- The Grapes of Wrath (1939). A Pulitzer Prizing winning novel about a family of poor sharecroppers driven from their home during the Great Depression.
- “A must read. The Joad family will stick with the reader long after the final page has been turned.” Wendy at Caribousmom
- The Wayward Bus (1947). A novel written as internal monologues for characters in Salinas Valley, California in the years after WWII.
- “The Wayward Bus, gave great insight into what life was like for every day people in the 1940s. A terrific character driven novel in which I suspect that many readers might find at least one of these passengers someone they could relate to. “ Bibliophile by the Sea
- The Pearl (1947). A novel based on a Mexican folktale, exploring the secrets of man’s nature.
- “As always, Steinbeck is a genius with words, it reads so smoothly and heartfelt. His Mexico feels so real: the boats and the heat, the brush houses and the almost too closely knit community. This was a fast and interesting read.” Corinne at the Book Nest
- East of Eden (1952). An epic novel tracing the lives of two families in Salinas Valley, California.
- “The themes are fantastic, and I love the plot, but one of my very favorite things about this book is the writing. Oh my gosh, this is Steinbeck at his absolute best, it is lyrical, evocative, gorgeous, and every other good word you can think of to talk about writing.” Jen at Devourer of Books
- The Winter of Our Discontent (1961). Steinbeck’s last novel, about a former New England aristocrat now clerking in a store.
- “The writing is quite good. Better than good when you think about it. I marked passage after passage. The subject matter is interesting–complex. The hard examination of life, love, marriage, and friendship in a community.” Becky’s Book Reviews
- The Forgotten Village (1941). A film documentary written by Steinbeck about the clash between traditions and modernizations in a traditional Mexican village.
- no reviews found.
- The Moon Is Down (1942). A military propogranda novel about the occupation of a northern European town.
- “The story moves with good pace, the portrayals are effective and the story rises to make powerfully its eternal point about human liberty. The book is an assertion of freedom and human spirit. This may be the most direct, concise and effective piece of mass propaganda ever written.” gautami tripathy at everything distills into reading
- Bombs Away: The Story of a Bomber Team (1942). A nonfiction account of Steinbeck’s involvement in a bomber team, commissioned by the Armed Services department of the USA.
- “Purely propaganda, but interesting as a time capsule, nonetheless. Plus, it’s Steinbeck, so you know it’s readable. How does he stay so enthusiastic?” Heather at Goodreads
- A Russian Journal (1948). A nonfiction account of Steinbeck’s travels through Russia during the early years of the Cold War.
- “Who would have thought a tour behind the iron curtain could be so entertaining!” Stephanie at Goodreads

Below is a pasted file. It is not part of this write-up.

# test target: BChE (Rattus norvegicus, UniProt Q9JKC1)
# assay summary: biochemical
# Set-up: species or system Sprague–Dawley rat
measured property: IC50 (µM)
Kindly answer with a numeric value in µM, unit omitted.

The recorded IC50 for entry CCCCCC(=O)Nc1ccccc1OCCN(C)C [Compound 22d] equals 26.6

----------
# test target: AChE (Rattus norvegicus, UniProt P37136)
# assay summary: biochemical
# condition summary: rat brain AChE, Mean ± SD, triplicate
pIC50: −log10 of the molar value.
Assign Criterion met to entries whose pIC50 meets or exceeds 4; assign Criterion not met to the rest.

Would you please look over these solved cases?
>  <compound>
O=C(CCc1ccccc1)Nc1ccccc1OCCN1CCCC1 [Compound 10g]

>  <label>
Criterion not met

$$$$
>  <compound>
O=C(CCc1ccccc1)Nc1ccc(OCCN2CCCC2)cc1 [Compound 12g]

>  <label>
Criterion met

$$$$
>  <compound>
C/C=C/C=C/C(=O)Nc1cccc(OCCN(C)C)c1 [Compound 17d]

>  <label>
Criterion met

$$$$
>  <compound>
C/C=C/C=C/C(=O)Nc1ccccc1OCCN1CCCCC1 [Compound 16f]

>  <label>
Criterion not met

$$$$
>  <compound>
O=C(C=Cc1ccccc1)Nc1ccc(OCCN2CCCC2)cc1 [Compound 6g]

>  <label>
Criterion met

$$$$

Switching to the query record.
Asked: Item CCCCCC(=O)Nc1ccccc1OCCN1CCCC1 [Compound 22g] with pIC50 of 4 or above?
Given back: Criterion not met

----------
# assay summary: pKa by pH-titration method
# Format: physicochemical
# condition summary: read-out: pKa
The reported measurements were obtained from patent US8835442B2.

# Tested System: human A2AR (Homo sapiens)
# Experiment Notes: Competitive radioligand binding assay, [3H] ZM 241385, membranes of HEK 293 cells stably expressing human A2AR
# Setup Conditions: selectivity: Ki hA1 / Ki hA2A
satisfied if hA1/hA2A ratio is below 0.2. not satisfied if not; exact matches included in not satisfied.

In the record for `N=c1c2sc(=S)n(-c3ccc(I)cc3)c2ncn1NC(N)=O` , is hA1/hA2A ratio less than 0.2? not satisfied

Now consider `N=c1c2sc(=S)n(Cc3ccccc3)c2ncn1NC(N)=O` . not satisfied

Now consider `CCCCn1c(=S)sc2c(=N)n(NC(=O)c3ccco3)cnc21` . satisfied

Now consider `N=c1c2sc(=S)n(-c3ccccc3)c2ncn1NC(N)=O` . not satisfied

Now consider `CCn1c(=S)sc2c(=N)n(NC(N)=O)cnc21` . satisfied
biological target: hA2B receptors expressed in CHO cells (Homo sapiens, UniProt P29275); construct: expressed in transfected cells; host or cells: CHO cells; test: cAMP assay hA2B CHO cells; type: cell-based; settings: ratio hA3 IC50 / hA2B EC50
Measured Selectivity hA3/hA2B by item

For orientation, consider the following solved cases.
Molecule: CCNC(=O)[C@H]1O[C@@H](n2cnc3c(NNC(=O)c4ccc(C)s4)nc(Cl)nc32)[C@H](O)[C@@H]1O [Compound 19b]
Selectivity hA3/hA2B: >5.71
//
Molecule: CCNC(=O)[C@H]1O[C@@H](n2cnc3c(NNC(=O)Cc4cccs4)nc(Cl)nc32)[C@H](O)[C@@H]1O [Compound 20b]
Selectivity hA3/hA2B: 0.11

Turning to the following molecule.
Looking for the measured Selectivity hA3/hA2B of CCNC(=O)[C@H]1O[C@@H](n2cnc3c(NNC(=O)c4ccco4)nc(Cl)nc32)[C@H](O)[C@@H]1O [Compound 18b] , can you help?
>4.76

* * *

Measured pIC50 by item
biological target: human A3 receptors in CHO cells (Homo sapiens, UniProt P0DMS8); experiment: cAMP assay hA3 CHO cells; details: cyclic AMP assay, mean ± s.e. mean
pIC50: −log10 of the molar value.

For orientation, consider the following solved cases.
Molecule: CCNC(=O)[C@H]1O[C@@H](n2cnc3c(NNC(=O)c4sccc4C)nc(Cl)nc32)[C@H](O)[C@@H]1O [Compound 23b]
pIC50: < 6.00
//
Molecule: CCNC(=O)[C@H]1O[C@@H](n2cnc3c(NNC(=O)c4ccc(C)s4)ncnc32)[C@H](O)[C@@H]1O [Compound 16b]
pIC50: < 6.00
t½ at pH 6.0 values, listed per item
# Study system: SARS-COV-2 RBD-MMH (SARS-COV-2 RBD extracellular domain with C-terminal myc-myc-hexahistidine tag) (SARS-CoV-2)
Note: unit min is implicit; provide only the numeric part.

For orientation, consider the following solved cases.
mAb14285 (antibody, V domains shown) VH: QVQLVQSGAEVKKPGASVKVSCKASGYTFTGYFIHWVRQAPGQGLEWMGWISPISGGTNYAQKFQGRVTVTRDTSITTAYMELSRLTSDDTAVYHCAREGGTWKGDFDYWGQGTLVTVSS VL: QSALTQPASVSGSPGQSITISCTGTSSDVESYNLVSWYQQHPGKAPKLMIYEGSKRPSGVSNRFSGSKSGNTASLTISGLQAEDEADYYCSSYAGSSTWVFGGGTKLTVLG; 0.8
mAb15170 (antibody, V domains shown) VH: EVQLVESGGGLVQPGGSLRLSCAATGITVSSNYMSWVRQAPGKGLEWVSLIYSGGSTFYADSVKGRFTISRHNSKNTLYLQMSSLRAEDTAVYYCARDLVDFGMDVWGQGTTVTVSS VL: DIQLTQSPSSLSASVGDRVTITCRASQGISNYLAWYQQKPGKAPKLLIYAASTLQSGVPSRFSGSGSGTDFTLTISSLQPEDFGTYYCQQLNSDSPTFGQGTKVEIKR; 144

- The Log from the Sea of Cortez (1951). A narrative nonfiction account of a 1940s marine expedition with Steinbeck’s friend Ricketts.
- “Steinbeck and Ricketts portray a life and philosophy that seems impossibly engaged, impossibly full, and it isn’t long before you’re there on the boat beside them, a can of beer in one hand and a dip net in the other, peering into blue shallows in search of strange and beautiful creatures.” Ken-ichi from Goodreads
- Once There Was A War (1958). A nonfiction novel about ordinary people during a war, written when Steinbeck was a special war correspondent (WWII).
- “Oone thing stands out among his work, and that is the idea that war isn’t so great, it isn’t so beneficial, and it shouldn’t be glorified. Throughout his articles, Steinbeck uses the human connection to war, he portrays the soldier’s own thoughts on the war, the citizen’s attitude toward the war, and the senseless brutality of war on the human race.” Tomas at Goodreads
- Travels with Charley: In Search of America (1962). A travelogue with his poodle, Charley.
- “Human nature and dog nature never really change over the years.” Valerie at Life is a Patchwork Quilt
- Burning Bright (1950). An experimental morality play written in the form of a novella.
- “A stellar experimental novel, even at 87 short pages.” Jason Woolery at Goodreads
- The Short Reign of Pippin IV: A Fabrication (1957). A political satire that pokes fun of France.
- “with characters and a plot reminiscent of italo calvino’s fiction, this short novel makes a caricature of the french revolution, and, more broadly, of politics in general. while lacking in the moral impetus so prominent in his other works, pippin may well be one of steinbeck’s more humorous books.” Jeremy at Goodreads
- America and Americans (1966). A collection of Steinbeck’s journalism.
- “America and Americans is a sardonic, not always convincing but fairly provocative series of essays on America at midcentury and its infatuation with material things and the impact of this infatuation on our national character.” Rick Larios at Goodreads
- Viva Zapata! (1975). Screenplay for a fictionalized-biography of a Mexican revolutionary leader.
- “The overarching theme of both is the eternal fight of humanity against the powerful, always a worthwhile subject, and presented here in a historical and literary context that makes these screenplays worth reading.” Jlelliot at Goodreads
- The Acts of King Arthur and His Noble Knights (1976). A retelling of the Arthur legend, based on L’Morte D’Arthur by Sir Thomas Mallory.
- “Not only did he re-word the [tales], he lived them, visiting all the sites and doing years of research.” readitnweep at Goodreads